Grammar is meant to empower you, not intimidate you. Every single rule, when it comes down to it, is about clarity and conciseness. Get to what YOU want to say with as little words as possible, to get US to fully  understand YOUR point.

What I’m trying to say is that life has its own “grammar rules,” and maybe I’m looking at life the wrong way. Maybe these “grammar rules” are NOT meant to restrict me, but meant to free me. Maybe I have to master the rules first, before I can start breaking them.

First of life’s “grammar rules:” what you focus on multiplies. From now on, I chose to focus on the good, the great, the miracle and not the bad.

What will you choose to focus on?

much love,


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10 comments on “Focus.

  1. junebugger says:

    I’ve been sick too….sick with boredom. And when I’m bored I can’t even find the enthusiasm to blog. But today I decided to be productive! And came first thing to your blog. So that should say something about how great this blog of yours is. It always has something so inspiring to be read. Like this one about focus. Life is so short (though we young ones think it’s very very long–but my mom says it zooms by.) Therefore we should filter our days so we don’t spend too much time on the things that are not important and FOCUS more on the things that ARE important. Thanks for giving me a nice little kick. I needed that. I need to stop wasting my time on uselesss things!!!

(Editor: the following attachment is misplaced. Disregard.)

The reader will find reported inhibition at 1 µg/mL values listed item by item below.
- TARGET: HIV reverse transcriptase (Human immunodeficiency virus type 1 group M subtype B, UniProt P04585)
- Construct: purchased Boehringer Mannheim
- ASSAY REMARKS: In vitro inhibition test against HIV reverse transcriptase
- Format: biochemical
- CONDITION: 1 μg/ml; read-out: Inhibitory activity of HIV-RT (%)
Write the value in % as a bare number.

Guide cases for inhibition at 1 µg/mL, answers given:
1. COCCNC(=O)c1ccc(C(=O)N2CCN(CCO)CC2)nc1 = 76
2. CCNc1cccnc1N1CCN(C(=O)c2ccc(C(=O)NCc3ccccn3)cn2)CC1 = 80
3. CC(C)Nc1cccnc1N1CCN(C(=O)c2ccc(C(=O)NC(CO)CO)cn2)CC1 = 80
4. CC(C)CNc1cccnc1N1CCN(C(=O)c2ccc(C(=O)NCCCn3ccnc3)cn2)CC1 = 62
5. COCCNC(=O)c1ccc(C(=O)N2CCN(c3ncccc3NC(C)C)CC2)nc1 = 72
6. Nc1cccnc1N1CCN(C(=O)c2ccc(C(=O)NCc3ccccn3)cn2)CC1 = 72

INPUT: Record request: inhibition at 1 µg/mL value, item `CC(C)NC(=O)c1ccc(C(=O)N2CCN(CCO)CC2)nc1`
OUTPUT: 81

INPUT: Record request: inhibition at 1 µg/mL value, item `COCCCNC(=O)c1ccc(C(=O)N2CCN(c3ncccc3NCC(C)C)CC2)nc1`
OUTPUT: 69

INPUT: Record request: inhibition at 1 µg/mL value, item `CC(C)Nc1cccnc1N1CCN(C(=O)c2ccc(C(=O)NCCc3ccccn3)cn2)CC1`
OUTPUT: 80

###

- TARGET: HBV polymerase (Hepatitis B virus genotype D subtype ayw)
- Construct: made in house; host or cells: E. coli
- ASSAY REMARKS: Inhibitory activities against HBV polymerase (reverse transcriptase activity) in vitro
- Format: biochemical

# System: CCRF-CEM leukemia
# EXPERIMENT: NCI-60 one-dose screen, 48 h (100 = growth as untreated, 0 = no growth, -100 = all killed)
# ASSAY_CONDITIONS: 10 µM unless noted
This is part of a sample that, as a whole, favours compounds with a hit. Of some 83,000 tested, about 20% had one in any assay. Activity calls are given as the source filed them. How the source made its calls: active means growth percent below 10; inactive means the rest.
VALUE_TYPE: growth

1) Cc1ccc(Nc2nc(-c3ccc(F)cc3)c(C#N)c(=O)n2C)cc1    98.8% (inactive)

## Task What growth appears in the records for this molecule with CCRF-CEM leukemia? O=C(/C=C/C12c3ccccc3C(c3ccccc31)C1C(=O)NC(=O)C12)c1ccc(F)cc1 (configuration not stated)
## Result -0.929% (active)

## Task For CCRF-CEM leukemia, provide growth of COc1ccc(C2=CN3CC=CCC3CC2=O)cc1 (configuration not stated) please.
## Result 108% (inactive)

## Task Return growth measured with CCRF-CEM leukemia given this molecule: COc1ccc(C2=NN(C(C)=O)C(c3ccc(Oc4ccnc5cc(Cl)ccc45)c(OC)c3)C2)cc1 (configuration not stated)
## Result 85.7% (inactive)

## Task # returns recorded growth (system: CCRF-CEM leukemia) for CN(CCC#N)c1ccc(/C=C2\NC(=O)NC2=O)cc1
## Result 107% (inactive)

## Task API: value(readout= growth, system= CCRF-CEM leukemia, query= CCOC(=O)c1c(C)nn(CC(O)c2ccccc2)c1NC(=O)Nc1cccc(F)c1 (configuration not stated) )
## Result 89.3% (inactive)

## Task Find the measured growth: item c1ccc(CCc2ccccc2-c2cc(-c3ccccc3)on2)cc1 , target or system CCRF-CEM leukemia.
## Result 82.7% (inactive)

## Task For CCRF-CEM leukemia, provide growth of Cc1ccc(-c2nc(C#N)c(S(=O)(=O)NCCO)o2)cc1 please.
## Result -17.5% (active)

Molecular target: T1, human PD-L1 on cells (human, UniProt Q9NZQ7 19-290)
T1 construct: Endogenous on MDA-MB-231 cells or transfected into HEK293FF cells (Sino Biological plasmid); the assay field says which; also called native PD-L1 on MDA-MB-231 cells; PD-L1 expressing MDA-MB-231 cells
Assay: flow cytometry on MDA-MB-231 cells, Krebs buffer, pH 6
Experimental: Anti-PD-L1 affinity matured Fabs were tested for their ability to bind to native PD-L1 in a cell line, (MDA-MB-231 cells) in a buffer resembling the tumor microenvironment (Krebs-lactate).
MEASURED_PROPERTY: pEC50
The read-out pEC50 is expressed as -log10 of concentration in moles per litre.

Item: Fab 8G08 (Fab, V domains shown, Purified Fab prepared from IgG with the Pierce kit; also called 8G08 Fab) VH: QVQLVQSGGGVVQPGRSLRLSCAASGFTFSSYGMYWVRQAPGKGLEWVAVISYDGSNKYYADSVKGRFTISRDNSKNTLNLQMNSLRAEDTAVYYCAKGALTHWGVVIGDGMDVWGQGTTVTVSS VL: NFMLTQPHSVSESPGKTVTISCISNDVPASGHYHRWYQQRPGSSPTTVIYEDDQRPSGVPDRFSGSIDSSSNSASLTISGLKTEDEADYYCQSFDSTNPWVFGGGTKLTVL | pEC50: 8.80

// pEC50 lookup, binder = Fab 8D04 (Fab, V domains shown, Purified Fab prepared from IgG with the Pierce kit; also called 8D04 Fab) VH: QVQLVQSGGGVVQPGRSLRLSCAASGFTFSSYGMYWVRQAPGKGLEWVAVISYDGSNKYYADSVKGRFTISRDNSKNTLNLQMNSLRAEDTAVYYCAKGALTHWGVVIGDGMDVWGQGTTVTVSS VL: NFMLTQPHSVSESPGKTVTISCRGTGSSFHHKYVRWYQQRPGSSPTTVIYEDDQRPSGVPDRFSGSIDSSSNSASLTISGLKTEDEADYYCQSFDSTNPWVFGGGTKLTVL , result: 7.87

2. unabridgedgirl says:

    Glad your body is starting to mend, and glad that you have new-found focus! 🙂

  3. I love the different colors for the focus vs. not focus. I do hope you’re feeling better my friend. Writing when sick doesn’t really help because you’re not yourself and up to par.
    As far as my focusing goes … it’s quite a joke 🙂

  4. Lua says:

    I’m really fascinated by how you can get this much positive outcome out of something as negative as sickness… I usually pretend I’m not sick with a runny nose and high fever and cracked voice, believing if I pretend it’s not there it’ll go away (and it usually doesn’t) 🙂
    Great list on what to focus- but what I really liked was your list on things you decided not to focus on. The things we have no control over are a waste of our time & energy and I do tended to get focused on those things from time to time…
    My main focus in life? Becoming a published writer and getting my MA degree… 🙂

    • That’s right I heard about that on your blog! Congratulations! Do you know where you will be going for you MA degree? That sounds like it will be wonderful. I remember feeling so at home in those writing workshops, and we were so supportive yet constructive with each other. It was a great space for nourishment as an artist. Good luck! 🙂

      • Lua says:

        Thanks! I’m going to Kent I think 🙂 I’m hoping for the exact same thing; a supportive yet constructive workshop, something I don’t have the chance to be a part of here in Istanbul…

    • That’s sounds great! I wish you all the best.